Depression Marathon Blog

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Diagnosed with depression 19 years ago, I lost the life I once knew, but in the process re-created a better me. I am alive and functional today because of my dog, my treatment team, my sobriety, and my willingness to re-create myself within the confines of this illness. I hate the illness, but I'm grateful for the person I've become and the opportunities I've seized because of it. I hope writing a depression blog will reduce stigma and improve the understanding and treatment of people with mental illness. All original content copyright to me: etta. Enjoy your visit!

Thursday, September 19, 2019

Mutual rescue

My dog, Jet, is 7 years old today. Six years and 9 months ago, I rescued my boy. Who knows what his destiny may have been had he not been rescued from a puppy mill in Missouri by a Minnesota non-profit organization. He was living in a foster home about 2 hours away when I found his picture online. He was adorable, even though his original name,Virgil, wasn't.

I found Jet just 3 weeks after my first black-lab-mix running partner died suddenly. Puck was 12, and I had rescued him when he was only 8 weeks old. When Puck died I swore I would never get another dog. His death was that painful. But then I found Jet.

Jet has had a unique, silly, neurotic personality since the day I brought him home. He's a timid dog, and that lends itself to some very funny, neurotic behaviors. For example, he often follows me into the bathroom, but he won't walk out of the bathroom forward. Sometimes he stands there and contemplates walking out forward, but he always ends up turning around and backing his way out the door! No, I don't know why.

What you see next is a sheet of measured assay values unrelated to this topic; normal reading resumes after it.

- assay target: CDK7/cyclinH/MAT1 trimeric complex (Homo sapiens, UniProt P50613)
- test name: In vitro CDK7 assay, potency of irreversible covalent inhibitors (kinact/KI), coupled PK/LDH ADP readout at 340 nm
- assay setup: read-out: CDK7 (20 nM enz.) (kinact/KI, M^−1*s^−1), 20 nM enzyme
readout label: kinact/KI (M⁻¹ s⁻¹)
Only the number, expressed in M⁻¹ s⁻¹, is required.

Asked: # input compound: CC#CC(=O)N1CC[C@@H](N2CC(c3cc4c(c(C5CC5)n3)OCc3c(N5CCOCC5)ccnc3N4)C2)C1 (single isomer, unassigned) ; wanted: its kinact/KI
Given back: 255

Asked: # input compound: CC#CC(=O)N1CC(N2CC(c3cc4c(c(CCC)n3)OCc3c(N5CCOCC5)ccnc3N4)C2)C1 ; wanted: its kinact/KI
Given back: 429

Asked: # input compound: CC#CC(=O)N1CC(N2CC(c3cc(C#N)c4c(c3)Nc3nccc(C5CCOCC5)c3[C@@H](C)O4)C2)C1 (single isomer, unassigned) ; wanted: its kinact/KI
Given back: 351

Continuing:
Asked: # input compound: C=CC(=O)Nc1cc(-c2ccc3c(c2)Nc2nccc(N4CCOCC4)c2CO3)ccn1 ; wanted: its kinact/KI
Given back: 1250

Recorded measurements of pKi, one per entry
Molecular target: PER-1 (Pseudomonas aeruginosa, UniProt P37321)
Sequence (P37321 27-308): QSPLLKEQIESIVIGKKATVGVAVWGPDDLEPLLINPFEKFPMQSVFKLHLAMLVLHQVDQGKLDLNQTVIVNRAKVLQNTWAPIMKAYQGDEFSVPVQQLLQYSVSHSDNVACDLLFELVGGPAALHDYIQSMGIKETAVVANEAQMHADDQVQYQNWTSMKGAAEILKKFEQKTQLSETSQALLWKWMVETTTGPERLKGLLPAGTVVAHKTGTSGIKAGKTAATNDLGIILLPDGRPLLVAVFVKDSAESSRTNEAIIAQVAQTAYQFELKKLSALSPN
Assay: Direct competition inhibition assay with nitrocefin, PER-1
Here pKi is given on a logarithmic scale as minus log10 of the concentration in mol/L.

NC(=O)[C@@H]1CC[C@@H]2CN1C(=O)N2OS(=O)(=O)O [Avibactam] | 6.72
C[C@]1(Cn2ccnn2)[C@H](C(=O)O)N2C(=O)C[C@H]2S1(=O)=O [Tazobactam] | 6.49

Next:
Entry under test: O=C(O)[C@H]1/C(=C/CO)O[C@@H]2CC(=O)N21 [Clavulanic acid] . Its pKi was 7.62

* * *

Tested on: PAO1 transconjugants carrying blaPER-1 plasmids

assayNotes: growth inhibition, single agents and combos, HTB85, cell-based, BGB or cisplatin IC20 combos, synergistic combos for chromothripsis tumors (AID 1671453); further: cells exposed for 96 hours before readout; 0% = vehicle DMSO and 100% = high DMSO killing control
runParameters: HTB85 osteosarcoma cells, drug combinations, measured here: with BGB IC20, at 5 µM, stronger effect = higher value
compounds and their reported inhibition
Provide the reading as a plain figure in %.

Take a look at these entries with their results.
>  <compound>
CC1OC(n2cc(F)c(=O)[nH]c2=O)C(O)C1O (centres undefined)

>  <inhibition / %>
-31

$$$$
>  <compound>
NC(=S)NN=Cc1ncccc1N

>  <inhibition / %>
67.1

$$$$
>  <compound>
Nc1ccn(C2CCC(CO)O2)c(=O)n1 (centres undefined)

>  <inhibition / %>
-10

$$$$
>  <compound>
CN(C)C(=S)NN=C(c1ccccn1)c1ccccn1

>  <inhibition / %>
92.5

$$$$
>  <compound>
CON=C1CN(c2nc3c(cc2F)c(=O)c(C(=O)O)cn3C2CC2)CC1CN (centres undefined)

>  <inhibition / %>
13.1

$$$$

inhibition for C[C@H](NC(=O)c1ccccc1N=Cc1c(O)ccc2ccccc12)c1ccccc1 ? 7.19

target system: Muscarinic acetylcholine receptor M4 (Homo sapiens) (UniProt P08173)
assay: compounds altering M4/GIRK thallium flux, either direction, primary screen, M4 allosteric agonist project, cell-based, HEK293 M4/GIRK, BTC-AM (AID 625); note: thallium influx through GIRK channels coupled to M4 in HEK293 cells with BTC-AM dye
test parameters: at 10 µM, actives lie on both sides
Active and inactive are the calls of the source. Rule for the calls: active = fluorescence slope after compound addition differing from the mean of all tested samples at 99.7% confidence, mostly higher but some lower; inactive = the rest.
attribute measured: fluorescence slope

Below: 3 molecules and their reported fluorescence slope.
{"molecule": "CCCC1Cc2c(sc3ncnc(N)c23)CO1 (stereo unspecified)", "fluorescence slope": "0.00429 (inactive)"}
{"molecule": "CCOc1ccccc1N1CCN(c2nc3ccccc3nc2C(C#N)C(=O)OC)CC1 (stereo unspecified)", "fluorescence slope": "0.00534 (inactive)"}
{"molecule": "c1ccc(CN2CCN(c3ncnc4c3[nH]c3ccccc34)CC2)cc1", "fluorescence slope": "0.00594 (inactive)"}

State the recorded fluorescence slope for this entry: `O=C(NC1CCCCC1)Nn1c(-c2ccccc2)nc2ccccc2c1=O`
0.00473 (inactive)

Jet loves to play, and he often does so all by himself. He frequently tosses a stick, ball, bone or toy in the air, pounces on it, and then repeats the process again and again. But if his toy, ball or bone ends up behind, under, or sometimes even near a piece of furniture, or a bush, or even a wall, he won't retrieve it. He stops short and stares at it. Sometimes he'll gingerly reach for it from as far away as possible, but if the thing it's near or under moves, he jumps away in fear! It makes for some pretty hilarious moments, especially at work.

Jet began coming to work with me very early in our relationship. He had to. I lived alone, he was a puppy, and there was no way he could stay alone all day without peeing! Initially he stayed in a kennel most of the day. But for the last 5-6 years he's had free reign of the physical therapy room. He knows he can't leave the room, but he likes to lie right in the door, especially if I've left to get a patient, with his paws in the hallway, and watch the procession of patients and staff as they amble by. He greets every patient and staff person with love. And they love him right back.

He loves going to work, and I'm so grateful I'm allowed to bring him. We get to spend every day together. He's good therapy for the patients, and I love watching them interact with him. He's a magician with some of our cranky, stubborn people, and he brings out personalities we rarely get to see in some of our dementia patients. He's not a therapy dog, officially, but he's a therapy dog.

I don't know what I'd do without my boy. I ran a few miles today without him, and it wasn't nearly as fun. It's much nicer to exercise with him than without him. And we don't just run together. He helps with push ups and sit ups, too. When I get down on the floor Jet's right there. It's as if he wants to assist, or at least give me a kiss, which is how he assists, I guess. He's a helper and a lover.

Jet seems to intuitively know when I need some extra love. In times of turmoil or depression he sticks close. He keeps me centered and grounded when my depression creates chaos in my brain. Even when I can't take care of myself, I have to take care of Jet, and that's a good thing. Sometimes he's the only reason I get out of bed. I love sharing my space with him, feeling him near (as he is right now), and taking care of him.

It's hard to believe Jet's already seven. I'm trying not to be sad about it. He's getting older, but we likely have many years left to share. I love him so much, I'd like him to be around forever. I'm so grateful I found him, or as I often tell him (yes, I talk to my dog), we found each other. I may have rescued him, but he rescues me on a daily basis. He makes me smile. He makes me laugh. He comforts me and fills my heart with joy. He's a dog, yes, but my life would be empty without him.

Happy Birthday, Buddy. I'm so glad we rescued each other.


1 comment:

Paul said...

You look beautiful in those pictures with Jet, and I mean that in a virtual friend way. (still beautiful!)

Just sayin'